climate change

Carbon, Climate Change and Ocean Anoxia in an Ancient Icehouse World

A new study describes a period of rapid global climate change in an ice-capped world much like the present — but 304 million years ago. Although several other “hyperthermal,” or rapid warming events, are known in Earth’s history, this is the first identified in an icehouse Earth, when the planet had ice caps and glaciers, comparable to the present day.

Industry Group Creates UC Davis Energy Economics Fellowship

Energy economics studies at UC Davis recently received an investment in its future with a power industry group’s creation of a graduate student fellowship. The Western Power Trading Forum (WPTF), a Sacramento-based association that advocates for competitive market rules in Western states, funded the fellowship for five years to help cultivate the next generation of energy thought leaders.

Two Professors Awarded Guggenheim Fellowships

Two UC Davis College of Letters and Science faculty members have received Guggenheim Fellowships to study the life and times of a 16th century slave in India and current-day political theatre surrounding global climate change.

AGU Honors UC Davis Earth Scientists

Distinguished Professor Isabel Montañez and Professor Qing-zhu Yin of the Department of Earth and Planetary Sciences have been named fellows of the American Geophysical Union (AGU).

The Nature of the Humanities

Through a rich and interwoven mix of the humanities — literature, human rights, ethnic studies, art — UC Davis faculty and students are deepening the world’s understanding of climate change and its lasting grip on the human experience.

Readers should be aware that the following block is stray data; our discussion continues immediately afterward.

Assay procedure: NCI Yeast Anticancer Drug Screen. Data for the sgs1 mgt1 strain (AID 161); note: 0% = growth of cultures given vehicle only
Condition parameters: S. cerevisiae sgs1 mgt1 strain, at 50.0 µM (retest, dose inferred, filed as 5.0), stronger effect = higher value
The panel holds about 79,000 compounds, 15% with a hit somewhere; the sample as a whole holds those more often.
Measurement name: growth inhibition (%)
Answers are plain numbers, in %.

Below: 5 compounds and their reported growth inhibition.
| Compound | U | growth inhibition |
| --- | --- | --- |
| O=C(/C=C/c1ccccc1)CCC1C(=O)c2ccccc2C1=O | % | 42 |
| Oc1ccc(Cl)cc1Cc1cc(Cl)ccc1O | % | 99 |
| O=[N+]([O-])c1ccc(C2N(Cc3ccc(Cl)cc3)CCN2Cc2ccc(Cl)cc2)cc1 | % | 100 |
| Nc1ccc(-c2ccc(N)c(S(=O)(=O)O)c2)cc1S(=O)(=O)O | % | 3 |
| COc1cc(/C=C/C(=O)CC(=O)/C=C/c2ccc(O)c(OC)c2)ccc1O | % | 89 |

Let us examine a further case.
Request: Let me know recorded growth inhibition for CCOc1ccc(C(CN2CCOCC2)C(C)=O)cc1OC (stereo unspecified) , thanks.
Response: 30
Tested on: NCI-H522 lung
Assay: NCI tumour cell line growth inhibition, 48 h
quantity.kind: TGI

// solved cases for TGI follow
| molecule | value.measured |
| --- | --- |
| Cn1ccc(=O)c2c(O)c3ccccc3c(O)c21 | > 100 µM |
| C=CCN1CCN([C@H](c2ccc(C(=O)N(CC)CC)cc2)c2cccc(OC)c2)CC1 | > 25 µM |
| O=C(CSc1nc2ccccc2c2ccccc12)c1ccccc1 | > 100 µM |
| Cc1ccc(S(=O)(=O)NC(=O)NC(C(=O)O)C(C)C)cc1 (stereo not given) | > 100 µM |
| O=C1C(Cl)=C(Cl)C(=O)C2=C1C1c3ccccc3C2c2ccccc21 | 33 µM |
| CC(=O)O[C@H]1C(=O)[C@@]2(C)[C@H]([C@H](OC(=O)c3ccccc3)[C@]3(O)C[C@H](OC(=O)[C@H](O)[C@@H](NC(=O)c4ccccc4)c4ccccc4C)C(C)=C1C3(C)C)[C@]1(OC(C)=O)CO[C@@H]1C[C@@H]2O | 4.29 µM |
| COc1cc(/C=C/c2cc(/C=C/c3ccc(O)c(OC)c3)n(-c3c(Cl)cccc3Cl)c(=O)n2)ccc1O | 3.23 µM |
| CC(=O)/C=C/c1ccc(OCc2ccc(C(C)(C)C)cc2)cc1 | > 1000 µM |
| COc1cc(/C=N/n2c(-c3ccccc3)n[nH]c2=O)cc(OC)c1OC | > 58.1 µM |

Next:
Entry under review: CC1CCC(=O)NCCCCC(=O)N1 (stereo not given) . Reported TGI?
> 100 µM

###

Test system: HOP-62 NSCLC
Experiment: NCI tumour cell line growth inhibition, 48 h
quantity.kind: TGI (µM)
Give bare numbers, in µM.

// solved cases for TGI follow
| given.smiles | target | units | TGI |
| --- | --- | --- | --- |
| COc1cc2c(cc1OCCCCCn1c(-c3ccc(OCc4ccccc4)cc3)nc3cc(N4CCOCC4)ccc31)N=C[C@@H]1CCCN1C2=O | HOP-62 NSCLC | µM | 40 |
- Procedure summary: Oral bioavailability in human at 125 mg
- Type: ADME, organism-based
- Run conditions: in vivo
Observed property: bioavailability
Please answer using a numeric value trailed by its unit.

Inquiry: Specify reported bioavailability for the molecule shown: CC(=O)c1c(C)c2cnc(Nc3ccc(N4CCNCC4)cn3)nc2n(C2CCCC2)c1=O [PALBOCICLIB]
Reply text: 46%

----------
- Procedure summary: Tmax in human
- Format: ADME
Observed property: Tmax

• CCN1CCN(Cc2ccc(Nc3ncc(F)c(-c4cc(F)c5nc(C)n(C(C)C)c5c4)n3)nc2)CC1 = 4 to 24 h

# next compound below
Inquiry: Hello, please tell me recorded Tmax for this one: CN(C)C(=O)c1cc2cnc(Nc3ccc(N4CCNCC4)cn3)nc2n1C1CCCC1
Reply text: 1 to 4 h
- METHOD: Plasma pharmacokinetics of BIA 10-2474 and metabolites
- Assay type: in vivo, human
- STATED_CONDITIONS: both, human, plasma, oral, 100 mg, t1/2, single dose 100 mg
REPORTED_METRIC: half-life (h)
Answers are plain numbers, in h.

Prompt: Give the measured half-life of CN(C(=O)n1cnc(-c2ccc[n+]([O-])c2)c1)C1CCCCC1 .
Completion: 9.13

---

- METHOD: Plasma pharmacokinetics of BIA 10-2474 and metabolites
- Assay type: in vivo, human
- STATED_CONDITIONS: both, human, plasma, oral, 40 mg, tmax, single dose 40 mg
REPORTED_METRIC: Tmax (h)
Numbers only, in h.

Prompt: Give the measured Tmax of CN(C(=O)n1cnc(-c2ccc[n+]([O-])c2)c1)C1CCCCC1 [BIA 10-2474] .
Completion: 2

Recent graduate Jumana Esau (B.A., English, ’20) combined her passions for literary scholarship and human rights to explore climate change and its impact on overlooked and vulnerable populations. Her honors thesis examines African futuristic works in climate fiction.

Crystallized Climate

California Cavern, in Calaveras County east of Stockton, is one of hundreds of caves hidden beneath the Sierra Nevada foothills. By cracking open stalagmites from these caves, Distinguished Professor Isabel Montañez and her students have teased out a timeline of Northern California’s climate history stretching back nearly 20,000 years.

Deep Past Is Key to Predicting Future Climate

An international team of climate scientists, including Professor Isabel Montañez at the UC Davis Department of Earth and Planetary Sciences, suggests that researchers using numerical models to predict future climate change should include simulations of past climates in their evaluation and statement of their model performance.

Rethinking Wildfire: Cultural Burning and the Art of Not Fighting Fire

Devastating wildfires raging across California this year have been perceived mostly as a destructive force. But prior to European arrival in California, Native Americans used fire as a restorative land management technique that cleared underbrush and encouraged new plant growth.

The practice of “cultural burning” is being explored at UC Davis by students and faculty in collaboration with tribes through the Native American studies course “Keepers of the Flame.”